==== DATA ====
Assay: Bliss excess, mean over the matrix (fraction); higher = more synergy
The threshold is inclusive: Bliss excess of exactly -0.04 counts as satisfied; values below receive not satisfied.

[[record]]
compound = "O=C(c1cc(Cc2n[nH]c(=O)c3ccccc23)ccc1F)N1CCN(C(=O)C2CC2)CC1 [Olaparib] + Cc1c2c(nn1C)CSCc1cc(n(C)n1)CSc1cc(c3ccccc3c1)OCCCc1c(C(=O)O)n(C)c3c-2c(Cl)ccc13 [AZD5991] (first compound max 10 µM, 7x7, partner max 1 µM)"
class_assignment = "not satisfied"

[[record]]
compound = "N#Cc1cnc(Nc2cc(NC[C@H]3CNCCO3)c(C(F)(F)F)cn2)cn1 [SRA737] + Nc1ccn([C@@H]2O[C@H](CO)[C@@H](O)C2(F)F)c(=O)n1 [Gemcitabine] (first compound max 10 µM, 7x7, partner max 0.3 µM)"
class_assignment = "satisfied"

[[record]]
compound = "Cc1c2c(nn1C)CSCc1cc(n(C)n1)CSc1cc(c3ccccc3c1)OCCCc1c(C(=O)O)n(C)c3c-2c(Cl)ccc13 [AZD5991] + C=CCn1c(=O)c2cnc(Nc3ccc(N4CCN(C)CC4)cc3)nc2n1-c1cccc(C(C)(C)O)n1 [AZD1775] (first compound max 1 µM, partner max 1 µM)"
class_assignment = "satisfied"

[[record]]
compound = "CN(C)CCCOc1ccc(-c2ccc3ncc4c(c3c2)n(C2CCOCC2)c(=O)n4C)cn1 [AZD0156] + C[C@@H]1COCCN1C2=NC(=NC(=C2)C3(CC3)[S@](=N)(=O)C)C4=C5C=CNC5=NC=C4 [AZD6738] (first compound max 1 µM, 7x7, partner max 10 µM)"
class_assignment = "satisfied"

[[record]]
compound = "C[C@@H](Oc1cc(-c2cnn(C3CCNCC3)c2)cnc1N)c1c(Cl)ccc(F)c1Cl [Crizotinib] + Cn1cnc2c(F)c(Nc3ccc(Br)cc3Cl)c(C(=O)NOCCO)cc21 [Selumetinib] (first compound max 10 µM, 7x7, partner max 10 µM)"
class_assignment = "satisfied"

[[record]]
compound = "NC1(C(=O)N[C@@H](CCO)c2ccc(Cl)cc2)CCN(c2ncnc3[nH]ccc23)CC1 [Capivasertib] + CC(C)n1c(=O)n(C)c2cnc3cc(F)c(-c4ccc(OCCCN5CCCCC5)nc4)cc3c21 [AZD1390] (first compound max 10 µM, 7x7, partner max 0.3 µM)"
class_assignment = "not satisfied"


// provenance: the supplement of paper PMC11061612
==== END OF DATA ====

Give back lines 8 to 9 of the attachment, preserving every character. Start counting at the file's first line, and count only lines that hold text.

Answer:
class_assignment = "satisfied"

[[record]]